In deeply conservative Saudi Arabia the religious police once elicited terror, chasing men and women out of malls to pray and berating anyone seen mingling with the opposite sex.
However, the stick-wielding guardians of public morality have watched gloomily as in recent years their country eased some social restrictions — especially for women — and grumble bitterly at the changing times.
“Anything I should ban is now allowed, so I quit,” said Faisal, a former officer, who asked to use a pseudonym to protect his identity.
Saudi Arabia, home to the two holiest Muslim sites, has long been associated with a rigid branch of Islam known as Wahhabism.
The notorious morality police — officially titled the Commission for the Promotion of Virtue and the Prevention of Vice, but known simply as the mutawa — were previously tasked with enforcing the observance of Islamic moral law.
That included overseeing any action considered immoral, from drug trafficking to bootleg smuggling down to monitoring social behavior, including the strict segregation of the sexes.
However, the force was sidelined in 2016, as the oil-rich Arab kingdom tried to shake off its austere and ultra-sexist image.
Some restrictions have been eased on women’s rights, allowing them to drive, attend sports events and concerts alongside men, and obtain passports without the approval of a male guardian.
The mutawa has been “deprived of all its prerogatives” and “no longer has a clear role,” said Faisal, 37, dressed in dark traditional robes.
“Before, the main authority known in Saudi Arabia was the Commission for the Promotion of Virtue. Today, the most important one is the General Entertainment Authority,” he added sarcastically.
He was referring to the government agency that organizes events, including a performance last year by Canadian pop star Justin Bieber at the Saudi Formula One Grand Prix car race and a four-day electronic music festival.
For decades, the mutawa’s agents cracked down on women who did not properly wear the abaya, an enveloping loose black dress worn over the clothes.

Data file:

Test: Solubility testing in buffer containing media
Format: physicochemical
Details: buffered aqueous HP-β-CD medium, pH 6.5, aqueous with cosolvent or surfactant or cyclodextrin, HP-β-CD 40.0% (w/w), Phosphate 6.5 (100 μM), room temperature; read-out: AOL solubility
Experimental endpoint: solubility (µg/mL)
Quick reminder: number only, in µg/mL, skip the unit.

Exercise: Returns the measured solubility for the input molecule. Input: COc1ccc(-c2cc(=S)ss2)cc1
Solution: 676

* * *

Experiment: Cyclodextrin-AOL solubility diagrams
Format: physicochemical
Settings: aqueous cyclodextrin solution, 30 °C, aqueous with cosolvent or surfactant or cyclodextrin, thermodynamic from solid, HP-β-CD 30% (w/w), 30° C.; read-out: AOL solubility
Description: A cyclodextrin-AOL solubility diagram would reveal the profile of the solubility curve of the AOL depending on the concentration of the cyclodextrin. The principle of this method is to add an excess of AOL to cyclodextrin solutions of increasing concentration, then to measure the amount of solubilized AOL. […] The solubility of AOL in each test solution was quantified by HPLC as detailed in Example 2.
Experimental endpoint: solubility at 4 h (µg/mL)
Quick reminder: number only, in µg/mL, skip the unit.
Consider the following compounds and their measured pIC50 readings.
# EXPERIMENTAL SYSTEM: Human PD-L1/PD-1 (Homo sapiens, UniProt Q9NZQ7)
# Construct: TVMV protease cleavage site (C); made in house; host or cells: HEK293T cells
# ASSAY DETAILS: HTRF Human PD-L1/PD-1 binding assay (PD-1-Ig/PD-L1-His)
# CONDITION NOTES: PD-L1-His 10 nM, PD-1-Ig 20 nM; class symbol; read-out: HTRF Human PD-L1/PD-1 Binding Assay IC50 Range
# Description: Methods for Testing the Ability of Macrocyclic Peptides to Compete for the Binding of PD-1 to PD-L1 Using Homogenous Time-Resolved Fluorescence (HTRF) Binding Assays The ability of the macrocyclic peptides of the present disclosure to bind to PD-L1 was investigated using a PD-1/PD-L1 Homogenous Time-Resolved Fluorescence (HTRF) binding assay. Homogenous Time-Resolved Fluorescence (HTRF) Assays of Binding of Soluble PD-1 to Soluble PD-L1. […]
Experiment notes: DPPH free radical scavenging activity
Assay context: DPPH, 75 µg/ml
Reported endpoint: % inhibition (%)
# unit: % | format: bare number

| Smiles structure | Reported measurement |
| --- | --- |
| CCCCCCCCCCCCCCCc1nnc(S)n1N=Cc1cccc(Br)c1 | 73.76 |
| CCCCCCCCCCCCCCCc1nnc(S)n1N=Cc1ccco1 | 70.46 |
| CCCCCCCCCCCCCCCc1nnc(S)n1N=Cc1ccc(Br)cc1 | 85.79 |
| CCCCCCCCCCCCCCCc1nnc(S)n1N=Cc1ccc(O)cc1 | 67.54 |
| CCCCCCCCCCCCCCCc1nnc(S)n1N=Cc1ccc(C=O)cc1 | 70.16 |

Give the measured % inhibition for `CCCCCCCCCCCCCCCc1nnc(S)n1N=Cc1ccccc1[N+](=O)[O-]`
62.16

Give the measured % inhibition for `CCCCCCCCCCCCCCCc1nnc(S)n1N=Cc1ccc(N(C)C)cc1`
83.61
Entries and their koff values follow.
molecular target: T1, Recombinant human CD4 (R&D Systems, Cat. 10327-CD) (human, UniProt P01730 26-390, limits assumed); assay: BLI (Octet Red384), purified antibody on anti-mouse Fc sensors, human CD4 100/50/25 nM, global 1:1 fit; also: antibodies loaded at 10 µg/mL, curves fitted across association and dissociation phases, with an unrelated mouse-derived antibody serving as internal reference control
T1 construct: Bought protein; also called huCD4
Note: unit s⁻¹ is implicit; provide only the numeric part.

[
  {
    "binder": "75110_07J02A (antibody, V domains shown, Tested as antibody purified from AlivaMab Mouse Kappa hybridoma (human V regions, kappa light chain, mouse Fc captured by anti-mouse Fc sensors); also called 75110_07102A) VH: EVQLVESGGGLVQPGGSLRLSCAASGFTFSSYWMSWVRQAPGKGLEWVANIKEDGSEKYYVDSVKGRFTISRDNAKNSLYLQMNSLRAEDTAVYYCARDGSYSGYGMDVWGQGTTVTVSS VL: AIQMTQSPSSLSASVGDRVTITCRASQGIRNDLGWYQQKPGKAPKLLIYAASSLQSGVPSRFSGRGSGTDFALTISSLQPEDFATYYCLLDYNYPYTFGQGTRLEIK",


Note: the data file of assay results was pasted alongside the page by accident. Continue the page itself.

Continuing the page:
The rules on the abaya have now been relaxed, mixing between men and women has become more common, and businesses are no longer forced to close during the five daily prayer times.
Turki, another former mutawa agent who also asked for his name to be changed, said the institution he worked for a decade effectively “no longer exists.”
Those officers who remain do so “only for the salary,” he said.
“We no longer have the right to intervene, nor to change behaviors that were considered inappropriate,” he added.
Since becoming Saudi Arabia’s de facto leader in 2017, Crown Prince Mohammad bin Salman has sought to position himself as a champion of “moderate” Islam, even as his international reputation took a hit from the 2018 murder of journalist Jamal Khashoggi inside the Saudi consulate in Istanbul.
For writer Saud al-Katib, the reduction of the mutawa’s power constitutes a “significant and radical change.”
Many ordinary Saudis, such as Lama, a woman puffing a cigarette in the center of Riyadh, say they are not shedding tears for the agents.
“We would not have imagined smoking in the street a few years ago,” said Lama, her flowing abaya open to show her clothes beneath.
“They would have hit us with their sticks,” she said laughing.
Rather than patrolling the streets, mutawa agents now spend much of their time behind their desks, developing awareness campaigns on good morals or health measures.
The mutawa is now “isolated,” a Saudi official who requested anonymity said, noting “a significant drop in the number of its employees.”
Mutawa leader Abdel Rahman al-Sanad wants to reform the force — in a country where more than half of the population is under 35 years old — and has even told a local television station the commission would recruit women.
Sanad has admitted some agents had in the past committed “abuses” and carried out work without any “experience or qualification.”
However, the authorities cannot afford to get rid of it completely, said Stephane Lacroix, an expert on the region and a professor at France’s Sciences Po university.
The mutawa are linked “to a certain Saudi identity to which many conservative Saudis adhere,” Lacroix said.
But, while some things have changed, others have not.
Although the religious police have seen their powers wane, alongside the reforms have come a crackdown on dissidents — including intellectuals and women’s rights activists.
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